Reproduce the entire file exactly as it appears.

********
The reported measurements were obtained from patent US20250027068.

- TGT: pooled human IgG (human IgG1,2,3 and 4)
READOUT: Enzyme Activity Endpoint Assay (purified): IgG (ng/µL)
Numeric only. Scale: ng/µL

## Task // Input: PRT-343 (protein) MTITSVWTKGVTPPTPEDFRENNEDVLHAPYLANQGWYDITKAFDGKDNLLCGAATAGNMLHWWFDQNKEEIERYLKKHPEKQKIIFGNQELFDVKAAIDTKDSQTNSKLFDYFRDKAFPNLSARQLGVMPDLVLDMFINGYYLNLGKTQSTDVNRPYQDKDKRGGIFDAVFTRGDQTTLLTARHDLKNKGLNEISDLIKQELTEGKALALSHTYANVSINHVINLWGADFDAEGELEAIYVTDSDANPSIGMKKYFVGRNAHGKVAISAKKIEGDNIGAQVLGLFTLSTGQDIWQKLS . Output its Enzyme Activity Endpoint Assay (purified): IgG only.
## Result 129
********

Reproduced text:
The reported measurements were obtained from patent US20250027068.

- TGT: pooled human IgG (human IgG1,2,3 and 4)
READOUT: Enzyme Activity Endpoint Assay (purified): IgG (ng/µL)
Numeric only. Scale: ng/µL

## Task // Input: PRT-343 (protein) MTITSVWTKGVTPPTPEDFRENNEDVLHAPYLANQGWYDITKAFDGKDNLLCGAATAGNMLHWWFDQNKEEIERYLKKHPEKQKIIFGNQELFDVKAAIDTKDSQTNSKLFDYFRDKAFPNLSARQLGVMPDLVLDMFINGYYLNLGKTQSTDVNRPYQDKDKRGGIFDAVFTRGDQTTLLTARHDLKNKGLNEISDLIKQELTEGKALALSHTYANVSINHVINLWGADFDAEGELEAIYVTDSDANPSIGMKKYFVGRNAHGKVAISAKKIEGDNIGAQVLGLFTLSTGQDIWQKLS . Output its Enzyme Activity Endpoint Assay (purified): IgG only.
## Result 129